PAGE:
Medieval wall paintings to be brought to life at St Albans Cathedral
PUBLISHED: 09:01 05 October 2019
Medieval wall paintings from the 13th to 16th centuries have been recreated as part of guided tours at St Albans Cathedral using 21st-century technology.
Light projections depicting the paintings are going to be emblazoned on the south-facing walls of the nave this autumn, to recreate where they stood during medieval times.
The paintings were reconstructed as part of the cathedral's redevelopment project - 'Alban, Britain's First Saint' - which is being funded by the National Lottery Heritage Fund.
Professor Michael A. Michael, of the University of Glasgow, and Craig Williams, head of illustration in the Britain, Europe and prehistory department at the British Museum, worked on the project alongside chair of St Albans Cathedral Guides Julia Low.
They focused on the four largest images of saints in the nave to digitally reconstruct, which depict St Christopher carrying Jesus across a river, former Archbishop of Canterbury Thomas Becket, St Sitha of Lucca and a narrative scene from the story of saints Alban and Amphibalus.
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Professor Michael said: "The illuminations project is an example for other churches with fragmentary, damaged and vandalised wall paintings of how they can be brought to life again."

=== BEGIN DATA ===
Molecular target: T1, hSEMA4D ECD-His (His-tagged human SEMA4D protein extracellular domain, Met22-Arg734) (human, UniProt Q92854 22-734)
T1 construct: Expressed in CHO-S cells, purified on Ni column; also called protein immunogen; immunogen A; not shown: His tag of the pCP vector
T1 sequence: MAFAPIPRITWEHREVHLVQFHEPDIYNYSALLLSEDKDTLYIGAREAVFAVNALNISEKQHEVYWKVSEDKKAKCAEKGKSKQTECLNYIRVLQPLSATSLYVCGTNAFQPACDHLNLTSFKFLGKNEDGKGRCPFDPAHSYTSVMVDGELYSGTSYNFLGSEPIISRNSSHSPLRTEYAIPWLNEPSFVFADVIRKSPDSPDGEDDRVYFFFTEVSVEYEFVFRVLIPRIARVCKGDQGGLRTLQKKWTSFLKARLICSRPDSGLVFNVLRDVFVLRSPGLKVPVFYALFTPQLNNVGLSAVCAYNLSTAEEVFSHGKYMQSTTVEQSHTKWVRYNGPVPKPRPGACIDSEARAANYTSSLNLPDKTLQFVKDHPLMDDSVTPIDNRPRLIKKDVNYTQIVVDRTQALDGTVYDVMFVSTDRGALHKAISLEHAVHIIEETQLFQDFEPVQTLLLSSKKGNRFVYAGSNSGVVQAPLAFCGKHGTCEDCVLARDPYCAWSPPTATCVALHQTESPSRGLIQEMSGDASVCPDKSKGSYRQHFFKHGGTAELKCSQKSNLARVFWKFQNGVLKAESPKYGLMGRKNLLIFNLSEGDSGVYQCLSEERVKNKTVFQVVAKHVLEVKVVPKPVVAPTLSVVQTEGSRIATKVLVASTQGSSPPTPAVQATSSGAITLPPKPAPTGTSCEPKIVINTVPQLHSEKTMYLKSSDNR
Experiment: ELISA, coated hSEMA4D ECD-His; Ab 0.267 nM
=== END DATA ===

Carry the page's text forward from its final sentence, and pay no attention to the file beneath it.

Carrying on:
While the damage to the paintings was significant, enough of the outlines remain to attempt to reconstruct them using archaeological techniques.
The experts were able to build up the paintings' histories from scratches and cross-hatching indicating where they were defaced in the 1500s, and were able to identify what colours were used and the finer features of the saints' faces. After producing line drawings, the pictures were then recoloured using reference colours from within the cathedral itself, as well as historical documents, to create a series of clear, bright images which are reminiscent of the originals.
The Very Revd Dr Jeffrey John, dean of St Albans Cathedral, said: "We have long wanted to lift the veil of time to see how the paintings might have appeared.
"Thanks to the generosity of the National Lottery Heritage Fund, we have been able to do this, and seeing them helps us to understand why pilgrims of the Middle Ages are said to have fallen to their knees in wonder."
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